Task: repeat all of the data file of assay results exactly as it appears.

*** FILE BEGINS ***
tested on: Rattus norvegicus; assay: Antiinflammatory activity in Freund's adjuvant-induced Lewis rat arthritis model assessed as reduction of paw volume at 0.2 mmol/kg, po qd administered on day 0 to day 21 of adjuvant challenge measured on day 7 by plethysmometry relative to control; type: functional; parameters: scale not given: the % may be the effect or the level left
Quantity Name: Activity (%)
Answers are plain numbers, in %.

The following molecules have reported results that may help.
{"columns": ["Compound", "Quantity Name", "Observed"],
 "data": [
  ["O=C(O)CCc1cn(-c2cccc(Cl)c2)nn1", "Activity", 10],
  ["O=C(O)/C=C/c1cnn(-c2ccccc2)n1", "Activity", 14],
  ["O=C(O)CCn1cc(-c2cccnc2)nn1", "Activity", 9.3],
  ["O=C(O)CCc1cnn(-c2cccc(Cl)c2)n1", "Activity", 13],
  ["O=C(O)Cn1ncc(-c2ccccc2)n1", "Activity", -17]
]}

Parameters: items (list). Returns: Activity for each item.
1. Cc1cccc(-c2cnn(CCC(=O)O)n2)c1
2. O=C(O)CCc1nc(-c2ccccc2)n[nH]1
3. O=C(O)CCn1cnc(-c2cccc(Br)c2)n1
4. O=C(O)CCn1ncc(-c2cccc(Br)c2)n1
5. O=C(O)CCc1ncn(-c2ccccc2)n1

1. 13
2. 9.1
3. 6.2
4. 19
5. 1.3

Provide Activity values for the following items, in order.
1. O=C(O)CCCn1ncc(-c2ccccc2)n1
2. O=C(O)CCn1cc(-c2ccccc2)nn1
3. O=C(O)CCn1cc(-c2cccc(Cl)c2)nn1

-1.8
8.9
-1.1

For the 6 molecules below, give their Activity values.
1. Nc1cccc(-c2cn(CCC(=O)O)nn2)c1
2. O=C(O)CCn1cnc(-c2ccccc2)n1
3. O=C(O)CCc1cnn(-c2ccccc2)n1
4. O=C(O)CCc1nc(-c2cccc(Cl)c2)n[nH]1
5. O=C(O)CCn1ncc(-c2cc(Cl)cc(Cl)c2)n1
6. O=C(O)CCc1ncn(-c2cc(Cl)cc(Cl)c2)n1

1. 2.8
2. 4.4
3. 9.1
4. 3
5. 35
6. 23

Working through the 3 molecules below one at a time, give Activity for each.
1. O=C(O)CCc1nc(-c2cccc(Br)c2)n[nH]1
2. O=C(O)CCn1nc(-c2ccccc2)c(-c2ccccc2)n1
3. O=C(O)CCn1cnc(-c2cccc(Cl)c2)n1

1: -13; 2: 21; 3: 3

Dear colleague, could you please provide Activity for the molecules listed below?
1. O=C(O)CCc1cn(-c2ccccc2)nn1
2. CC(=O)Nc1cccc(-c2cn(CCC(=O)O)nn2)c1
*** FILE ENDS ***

tested on: Rattus norvegicus; assay: Antiinflammatory activity in Freund's adjuvant-induced Lewis rat arthritis model assessed as reduction of paw volume at 0.2 mmol/kg, po qd administered on day 0 to day 21 of adjuvant challenge measured on day 7 by plethysmometry relative to control; type: functional; parameters: scale not given: the % may be the effect or the level left
Quantity Name: Activity (%)
Answers are plain numbers, in %.

The following molecules have reported results that may help.
{"columns": ["Compound", "Quantity Name", "Observed"],
 "data": [
  ["O=C(O)CCc1cn(-c2cccc(Cl)c2)nn1", "Activity", 10],
  ["O=C(O)/C=C/c1cnn(-c2ccccc2)n1", "Activity", 14],
  ["O=C(O)CCn1cc(-c2cccnc2)nn1", "Activity", 9.3],
  ["O=C(O)CCc1cnn(-c2cccc(Cl)c2)n1", "Activity", 13],
  ["O=C(O)Cn1ncc(-c2ccccc2)n1", "Activity", -17]
]}

Parameters: items (list). Returns: Activity for each item.
1. Cc1cccc(-c2cnn(CCC(=O)O)n2)c1
2. O=C(O)CCc1nc(-c2ccccc2)n[nH]1
3. O=C(O)CCn1cnc(-c2cccc(Br)c2)n1
4. O=C(O)CCn1ncc(-c2cccc(Br)c2)n1
5. O=C(O)CCc1ncn(-c2ccccc2)n1

1. 13
2. 9.1
3. 6.2
4. 19
5. 1.3

Provide Activity values for the following items, in order.
1. O=C(O)CCCn1ncc(-c2ccccc2)n1
2. O=C(O)CCn1cc(-c2ccccc2)nn1
3. O=C(O)CCn1cc(-c2cccc(Cl)c2)nn1

-1.8
8.9
-1.1

For the 6 molecules below, give their Activity values.
1. Nc1cccc(-c2cn(CCC(=O)O)nn2)c1
2. O=C(O)CCn1cnc(-c2ccccc2)n1
3. O=C(O)CCc1cnn(-c2ccccc2)n1
4. O=C(O)CCc1nc(-c2cccc(Cl)c2)n[nH]1
5. O=C(O)CCn1ncc(-c2cc(Cl)cc(Cl)c2)n1
6. O=C(O)CCc1ncn(-c2cc(Cl)cc(Cl)c2)n1

1. 2.8
2. 4.4
3. 9.1
4. 3
5. 35
6. 23

Working through the 3 molecules below one at a time, give Activity for each.
1. O=C(O)CCc1nc(-c2cccc(Br)c2)n[nH]1
2. O=C(O)CCn1nc(-c2ccccc2)c(-c2ccccc2)n1
3. O=C(O)CCn1cnc(-c2cccc(Cl)c2)n1

1: -13; 2: 21; 3: 3

Dear colleague, could you please provide Activity for the molecules listed below?
1. O=C(O)CCc1cn(-c2ccccc2)nn1
2. CC(=O)Nc1cccc(-c2cn(CCC(=O)O)nn2)c1